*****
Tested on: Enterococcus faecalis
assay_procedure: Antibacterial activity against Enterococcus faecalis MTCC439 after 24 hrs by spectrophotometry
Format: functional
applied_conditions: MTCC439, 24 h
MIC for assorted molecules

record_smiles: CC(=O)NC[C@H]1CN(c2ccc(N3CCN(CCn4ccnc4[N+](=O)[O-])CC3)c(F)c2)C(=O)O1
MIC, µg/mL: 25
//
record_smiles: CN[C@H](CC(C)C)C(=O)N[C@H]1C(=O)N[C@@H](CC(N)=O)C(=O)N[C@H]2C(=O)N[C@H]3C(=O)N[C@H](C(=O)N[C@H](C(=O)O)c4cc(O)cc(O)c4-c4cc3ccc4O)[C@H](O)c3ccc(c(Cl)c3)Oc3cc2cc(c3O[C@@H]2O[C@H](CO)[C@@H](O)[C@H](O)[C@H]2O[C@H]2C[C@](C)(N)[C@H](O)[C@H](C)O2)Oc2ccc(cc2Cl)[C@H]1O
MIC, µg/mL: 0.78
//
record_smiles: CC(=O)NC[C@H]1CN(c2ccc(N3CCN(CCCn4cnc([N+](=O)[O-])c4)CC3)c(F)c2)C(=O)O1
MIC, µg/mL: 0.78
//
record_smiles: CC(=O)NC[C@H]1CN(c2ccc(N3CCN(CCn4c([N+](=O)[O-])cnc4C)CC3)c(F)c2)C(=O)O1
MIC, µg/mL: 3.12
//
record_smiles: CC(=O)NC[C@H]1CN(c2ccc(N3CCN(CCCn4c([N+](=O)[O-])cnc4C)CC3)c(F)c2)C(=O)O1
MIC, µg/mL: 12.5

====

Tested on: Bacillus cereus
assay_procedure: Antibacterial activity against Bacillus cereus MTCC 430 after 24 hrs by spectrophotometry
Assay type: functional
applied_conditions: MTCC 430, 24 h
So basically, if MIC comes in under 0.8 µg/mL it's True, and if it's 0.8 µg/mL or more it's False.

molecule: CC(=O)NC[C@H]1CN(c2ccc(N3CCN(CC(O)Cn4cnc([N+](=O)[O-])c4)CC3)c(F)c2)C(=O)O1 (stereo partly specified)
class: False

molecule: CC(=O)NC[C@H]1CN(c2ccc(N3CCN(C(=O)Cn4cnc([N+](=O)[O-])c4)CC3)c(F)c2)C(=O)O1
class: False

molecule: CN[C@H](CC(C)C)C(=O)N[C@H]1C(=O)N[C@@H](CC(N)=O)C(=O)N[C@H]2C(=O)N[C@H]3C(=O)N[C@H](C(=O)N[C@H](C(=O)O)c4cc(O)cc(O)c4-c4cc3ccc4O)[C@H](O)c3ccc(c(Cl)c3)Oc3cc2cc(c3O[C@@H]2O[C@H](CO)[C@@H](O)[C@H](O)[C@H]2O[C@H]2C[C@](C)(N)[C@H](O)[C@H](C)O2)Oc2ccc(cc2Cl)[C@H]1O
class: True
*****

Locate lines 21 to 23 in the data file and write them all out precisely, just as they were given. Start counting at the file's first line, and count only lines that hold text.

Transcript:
Tested on: Bacillus cereus
assay_procedure: Antibacterial activity against Bacillus cereus MTCC 430 after 24 hrs by spectrophotometry
Assay type: functional